During the closing days of WWII, a National Guard Infantry Company is assigned the task of setting up artillery observation posts in a strategic area. Lieutenant Costa knows that Cooney is ... See full summary »
Sergeant Joe Gunn and his tank crew pick up five British soldiers, a Frenchman and a Sudanese man with an Italian prisoner crossing the Libyan Desert to rejoin their command after the fall ... See full summary »
J. Carrol Naish
The destiny of three soldiers during World War II. The German officer Christian Diestl approves less and less of the war. Jewish-American Noah Ackerman deals with antisemitism at home and ... See full summary »
Grim story of one of the major battles of the Korean War. While negotiators are at work in Panmunjom trying to bring the conflict to a negotiated end, Lt. Joe Clemons is ordered to launch ... See full summary »
It's May 1943 at a US Air Force base in England. The four officers and six enlisted men of the Memphis Belle - a B-17 bomber so nicknamed for the girlfriend of its stern and stoic captain, ... See full summary »
During the closing days of WWII, a National Guard Infantry Company is assigned the task of setting up artillery observation posts in a strategic area. Lieutenant Costa knows that Cooney is in command only because of 'connections' he had made state-side. Costa has serious doubts concerning Cooneys' ability to lead the group. When Cooney sends Costa and his men out, and refuses to re-enforce them, Costa swears revenge. Written by
Buxx Banner <firstname.lastname@example.org>
Director Robert Aldrich said of this film in Edwin T. Arnold's biography 'The Films and Career of Robert Aldrich': "My main anti-war argument was not the usual 'war is hell,' but the terribly corrupting influence that war can have on the most normal, average human beings, and the terrible things it makes them capable of that they wouldn't be capable of otherwise." Aldrich added that this film was meant to be a "sincere plea for peace." See more »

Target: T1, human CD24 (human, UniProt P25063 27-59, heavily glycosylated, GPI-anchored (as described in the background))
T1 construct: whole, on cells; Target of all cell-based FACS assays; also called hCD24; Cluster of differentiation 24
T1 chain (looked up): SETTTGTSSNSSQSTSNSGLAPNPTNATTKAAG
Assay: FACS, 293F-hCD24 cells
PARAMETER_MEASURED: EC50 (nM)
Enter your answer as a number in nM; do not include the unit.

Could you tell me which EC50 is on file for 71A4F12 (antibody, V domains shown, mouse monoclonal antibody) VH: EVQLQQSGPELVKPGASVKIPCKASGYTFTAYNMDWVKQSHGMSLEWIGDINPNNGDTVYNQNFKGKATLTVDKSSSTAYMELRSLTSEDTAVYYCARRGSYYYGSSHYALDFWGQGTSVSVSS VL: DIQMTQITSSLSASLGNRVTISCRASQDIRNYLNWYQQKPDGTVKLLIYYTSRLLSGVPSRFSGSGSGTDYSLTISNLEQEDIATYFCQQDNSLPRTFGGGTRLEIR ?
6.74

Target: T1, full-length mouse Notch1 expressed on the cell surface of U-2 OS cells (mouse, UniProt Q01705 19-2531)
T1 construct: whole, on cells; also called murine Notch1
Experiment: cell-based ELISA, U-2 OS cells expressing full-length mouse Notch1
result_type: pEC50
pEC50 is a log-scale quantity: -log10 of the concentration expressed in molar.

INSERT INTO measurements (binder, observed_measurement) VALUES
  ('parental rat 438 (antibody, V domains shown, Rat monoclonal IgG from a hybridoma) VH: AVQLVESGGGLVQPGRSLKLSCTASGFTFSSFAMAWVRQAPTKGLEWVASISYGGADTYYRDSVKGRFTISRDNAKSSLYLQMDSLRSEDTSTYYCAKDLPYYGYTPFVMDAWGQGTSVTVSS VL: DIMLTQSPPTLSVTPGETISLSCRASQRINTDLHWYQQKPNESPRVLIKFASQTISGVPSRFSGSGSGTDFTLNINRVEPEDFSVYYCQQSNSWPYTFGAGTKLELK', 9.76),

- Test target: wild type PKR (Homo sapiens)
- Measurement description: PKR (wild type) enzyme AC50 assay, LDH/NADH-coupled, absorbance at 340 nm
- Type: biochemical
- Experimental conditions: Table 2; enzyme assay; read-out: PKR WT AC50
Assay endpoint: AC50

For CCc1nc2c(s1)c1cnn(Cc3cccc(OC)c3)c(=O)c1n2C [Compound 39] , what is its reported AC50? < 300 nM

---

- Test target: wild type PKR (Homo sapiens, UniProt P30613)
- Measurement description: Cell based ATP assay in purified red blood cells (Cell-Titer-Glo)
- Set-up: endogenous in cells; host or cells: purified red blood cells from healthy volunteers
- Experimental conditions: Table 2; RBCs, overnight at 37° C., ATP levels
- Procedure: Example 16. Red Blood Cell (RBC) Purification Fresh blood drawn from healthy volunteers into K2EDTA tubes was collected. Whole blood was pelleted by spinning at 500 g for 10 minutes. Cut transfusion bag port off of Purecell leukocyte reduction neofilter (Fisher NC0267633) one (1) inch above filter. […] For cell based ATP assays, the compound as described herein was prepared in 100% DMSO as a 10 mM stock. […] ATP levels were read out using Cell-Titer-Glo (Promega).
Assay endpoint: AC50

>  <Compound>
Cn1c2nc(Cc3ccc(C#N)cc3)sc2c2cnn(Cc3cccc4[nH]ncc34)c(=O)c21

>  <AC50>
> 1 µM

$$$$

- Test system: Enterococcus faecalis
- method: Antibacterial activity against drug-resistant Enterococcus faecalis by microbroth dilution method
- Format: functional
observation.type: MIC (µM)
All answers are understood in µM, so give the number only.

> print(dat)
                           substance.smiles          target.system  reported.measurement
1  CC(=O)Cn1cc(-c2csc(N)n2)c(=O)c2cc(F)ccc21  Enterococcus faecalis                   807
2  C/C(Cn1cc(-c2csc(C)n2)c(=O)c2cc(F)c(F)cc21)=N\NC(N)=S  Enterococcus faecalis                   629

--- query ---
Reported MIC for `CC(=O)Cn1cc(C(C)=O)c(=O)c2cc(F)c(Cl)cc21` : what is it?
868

Throughout the picture, German infantrymen use what seems to be some variation of the water-cooled Browning 30-caliber machine gun, which was a U.S. weapon. Also, the German tanks don't resemble any Panzers in use during World War II. See more »
Listen to me, Cooney! If you put me and my men in a wringer - -if you send us out there and let us hang - -I swear, I swear by all that's holy, I'll come back. I'll come back and take this grenade and shove it down your throat and pull the pin!
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This gripping film has the benefits of an outstanding cast: Palance was peerless here, combining a sense of command with a deep sense of compassion & especially what it takes to get the job done under fire. Palance could do it because he had been there (& seriously wounded) in WW2. Lee Marvin was a combat marine who got shot in that war, too. These guys had real frames of reference to deal from. All the supporting cast stands out as well, Buddy Ebsen as the savvy platoon sergeant, William Smithers as the by the book lieutenant, Robert Straus & Richard Jaeckel as the grunts they played so well in these films. AND THEN there's Eddie Albert playing the cowardly Captain whose father is a high-level political wheeler-dealer. Some of his swaggering & smirking & foolhardy statements, even the features & facial expressions, seem oddly, weirdly timely, though this film is just short of 50 years old. I won't name names for fear of being drawn into a political campaign year vortex, but this movie sure is worth watching against today's operations in Iraq _ & Washington. I wonder what kinds of movies will be coming out in 1- - 20 years about the Iraq wars.
One more word. It could not have happened with Robert Aldrich at the helm. A real masterpiece!
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